Pellucidar

By Edgar Rice Burroughs

Page 101

turning the lidi back toward me, or at least
Raja was. Just why the female was keeping out of it I did not
understand, unless it was that she was not entirely clear in her own
mind as to precisely what her mate was attempting.

At any rate, I was sufficiently convinced to stop where I was and await
developments, for I could readily realize two things. One was that I
could never overhaul them before the damage was done if they should
pull the lidi down now. The other thing was that if they did not pull
it down for a few minutes it would have completed its circle and
returned close to where I stood.

And this is just what happened. The lot of them were almost swallowed
up in the twilight for a moment. Then they reappeared again, but this
time far to the right and circling back in my general direction. I
waited until I could get some clear idea of the right spot to gain that
I might intercept the lidi; but even as I waited I saw the beast
attempt to turn still more to the right--a move that would have carried
him far to my left in a much more circumscribed circle than the
hyaenodons had mapped out for him. Then I saw the female leap forward
and head him; and when he would have gone too far to the left, Raja
sprang, snapping at his shoulder and held him straight.

Straight for me the two savage beasts were driving their quarry! It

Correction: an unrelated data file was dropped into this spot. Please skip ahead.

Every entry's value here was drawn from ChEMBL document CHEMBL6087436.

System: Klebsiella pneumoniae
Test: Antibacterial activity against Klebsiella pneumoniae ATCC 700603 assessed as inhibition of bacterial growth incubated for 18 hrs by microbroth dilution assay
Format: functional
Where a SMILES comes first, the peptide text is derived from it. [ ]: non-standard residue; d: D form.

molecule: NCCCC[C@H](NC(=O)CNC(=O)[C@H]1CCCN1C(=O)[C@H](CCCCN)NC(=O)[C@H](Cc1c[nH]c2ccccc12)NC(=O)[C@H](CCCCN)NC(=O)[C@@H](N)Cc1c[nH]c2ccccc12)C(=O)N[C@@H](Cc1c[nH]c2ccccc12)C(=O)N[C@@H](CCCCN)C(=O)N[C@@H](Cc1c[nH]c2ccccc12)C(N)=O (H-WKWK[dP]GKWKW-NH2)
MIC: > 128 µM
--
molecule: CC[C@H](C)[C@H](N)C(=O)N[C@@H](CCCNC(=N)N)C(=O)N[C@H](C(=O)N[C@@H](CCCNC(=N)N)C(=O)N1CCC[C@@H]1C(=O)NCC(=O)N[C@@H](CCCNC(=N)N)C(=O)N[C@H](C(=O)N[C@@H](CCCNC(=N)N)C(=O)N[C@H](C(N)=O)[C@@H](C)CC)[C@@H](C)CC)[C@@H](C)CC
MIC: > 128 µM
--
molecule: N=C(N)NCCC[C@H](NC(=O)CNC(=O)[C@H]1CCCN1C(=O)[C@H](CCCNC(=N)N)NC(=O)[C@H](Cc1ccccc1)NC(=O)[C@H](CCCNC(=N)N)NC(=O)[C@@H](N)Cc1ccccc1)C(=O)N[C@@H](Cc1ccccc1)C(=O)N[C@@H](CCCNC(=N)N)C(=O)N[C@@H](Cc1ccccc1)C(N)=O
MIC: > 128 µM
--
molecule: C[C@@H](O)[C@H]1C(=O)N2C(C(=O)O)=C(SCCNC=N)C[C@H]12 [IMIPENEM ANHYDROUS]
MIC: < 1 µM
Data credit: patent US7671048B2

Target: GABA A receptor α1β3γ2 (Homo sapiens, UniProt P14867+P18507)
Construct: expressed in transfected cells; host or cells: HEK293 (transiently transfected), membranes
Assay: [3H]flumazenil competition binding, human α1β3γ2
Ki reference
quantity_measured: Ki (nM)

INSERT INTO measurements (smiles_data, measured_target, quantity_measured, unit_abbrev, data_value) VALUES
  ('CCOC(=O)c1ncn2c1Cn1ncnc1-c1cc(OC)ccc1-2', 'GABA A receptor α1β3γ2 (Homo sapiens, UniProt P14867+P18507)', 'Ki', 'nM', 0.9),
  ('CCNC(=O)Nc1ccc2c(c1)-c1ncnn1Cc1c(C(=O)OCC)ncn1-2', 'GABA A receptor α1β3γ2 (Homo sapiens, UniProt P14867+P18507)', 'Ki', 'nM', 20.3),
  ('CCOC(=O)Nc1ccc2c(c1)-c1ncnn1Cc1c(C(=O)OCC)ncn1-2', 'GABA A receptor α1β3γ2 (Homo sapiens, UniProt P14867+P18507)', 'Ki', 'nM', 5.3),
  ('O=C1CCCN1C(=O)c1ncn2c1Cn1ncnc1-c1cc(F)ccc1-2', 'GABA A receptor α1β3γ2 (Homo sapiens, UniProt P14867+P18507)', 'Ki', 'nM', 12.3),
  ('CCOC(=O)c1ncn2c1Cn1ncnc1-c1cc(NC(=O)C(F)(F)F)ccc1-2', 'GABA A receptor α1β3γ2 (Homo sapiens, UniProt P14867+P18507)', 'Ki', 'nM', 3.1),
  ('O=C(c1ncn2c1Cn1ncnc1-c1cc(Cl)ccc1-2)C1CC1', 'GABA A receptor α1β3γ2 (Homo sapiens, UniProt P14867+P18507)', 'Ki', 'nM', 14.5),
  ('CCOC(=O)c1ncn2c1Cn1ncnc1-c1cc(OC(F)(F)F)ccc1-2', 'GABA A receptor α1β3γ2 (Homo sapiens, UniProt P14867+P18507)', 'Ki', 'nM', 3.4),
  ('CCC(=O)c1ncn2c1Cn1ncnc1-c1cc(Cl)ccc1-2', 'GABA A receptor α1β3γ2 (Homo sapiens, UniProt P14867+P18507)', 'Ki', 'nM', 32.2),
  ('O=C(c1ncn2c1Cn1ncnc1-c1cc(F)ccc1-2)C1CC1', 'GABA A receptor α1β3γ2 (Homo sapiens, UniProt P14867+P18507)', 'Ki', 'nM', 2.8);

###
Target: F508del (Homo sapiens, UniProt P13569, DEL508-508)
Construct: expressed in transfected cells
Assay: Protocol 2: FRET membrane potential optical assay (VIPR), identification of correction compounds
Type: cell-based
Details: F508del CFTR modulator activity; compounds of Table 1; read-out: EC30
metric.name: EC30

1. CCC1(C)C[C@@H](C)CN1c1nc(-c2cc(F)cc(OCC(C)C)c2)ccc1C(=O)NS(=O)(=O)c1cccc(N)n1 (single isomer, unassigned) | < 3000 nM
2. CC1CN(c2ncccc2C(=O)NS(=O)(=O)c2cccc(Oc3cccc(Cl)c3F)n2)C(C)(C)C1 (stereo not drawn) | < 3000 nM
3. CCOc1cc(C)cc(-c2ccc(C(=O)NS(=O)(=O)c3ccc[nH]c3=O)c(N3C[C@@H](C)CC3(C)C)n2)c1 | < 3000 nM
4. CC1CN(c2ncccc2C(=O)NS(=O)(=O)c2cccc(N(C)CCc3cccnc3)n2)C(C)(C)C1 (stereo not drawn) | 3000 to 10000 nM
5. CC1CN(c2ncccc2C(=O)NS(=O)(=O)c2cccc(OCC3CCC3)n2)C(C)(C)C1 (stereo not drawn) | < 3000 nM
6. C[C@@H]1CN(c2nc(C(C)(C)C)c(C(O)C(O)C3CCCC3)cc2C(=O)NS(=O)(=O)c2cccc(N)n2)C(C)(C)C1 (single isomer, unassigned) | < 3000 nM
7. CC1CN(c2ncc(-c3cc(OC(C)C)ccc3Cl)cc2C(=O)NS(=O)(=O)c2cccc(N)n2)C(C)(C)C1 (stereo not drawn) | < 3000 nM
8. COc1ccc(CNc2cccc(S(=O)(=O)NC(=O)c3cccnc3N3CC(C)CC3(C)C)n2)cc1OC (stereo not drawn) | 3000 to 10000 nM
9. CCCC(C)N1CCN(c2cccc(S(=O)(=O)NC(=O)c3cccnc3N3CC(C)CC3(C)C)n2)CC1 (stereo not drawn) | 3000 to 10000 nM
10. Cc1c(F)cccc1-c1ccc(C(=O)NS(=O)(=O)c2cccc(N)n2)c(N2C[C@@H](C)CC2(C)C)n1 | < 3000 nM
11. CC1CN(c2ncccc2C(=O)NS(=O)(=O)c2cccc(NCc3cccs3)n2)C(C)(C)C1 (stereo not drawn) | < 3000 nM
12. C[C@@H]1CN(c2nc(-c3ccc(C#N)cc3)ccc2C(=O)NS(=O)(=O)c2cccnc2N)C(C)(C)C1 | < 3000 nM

was wonderful.

It was something else, too, as I realized while the monstrous beast
neared me. It was like standing in the middle of the tracks in front
of an approaching express-train. But I didn't dare waver; too much
depended upon my meeting that hurtling mass of terrified flesh with a
well-placed javelin. So I stood there, waiting to be run down and
crushed by those gigantic feet, but determined to drive home my weapon
in the broad breast before I fell.

The lidi was only about a hundred yards from me when Raja gave a few
barks in a tone that differed materially from his hunting-cry.
Instantly both he and his mate leaped for the long neck of the ruminant.

Neither missed. Swinging in mid-air, they hung tenaciously, their
weight dragging down the creature's head and so retarding its speed
that before it had reached me it was almost stopped and devoting all
its energies to attempting to scrape off its attackers

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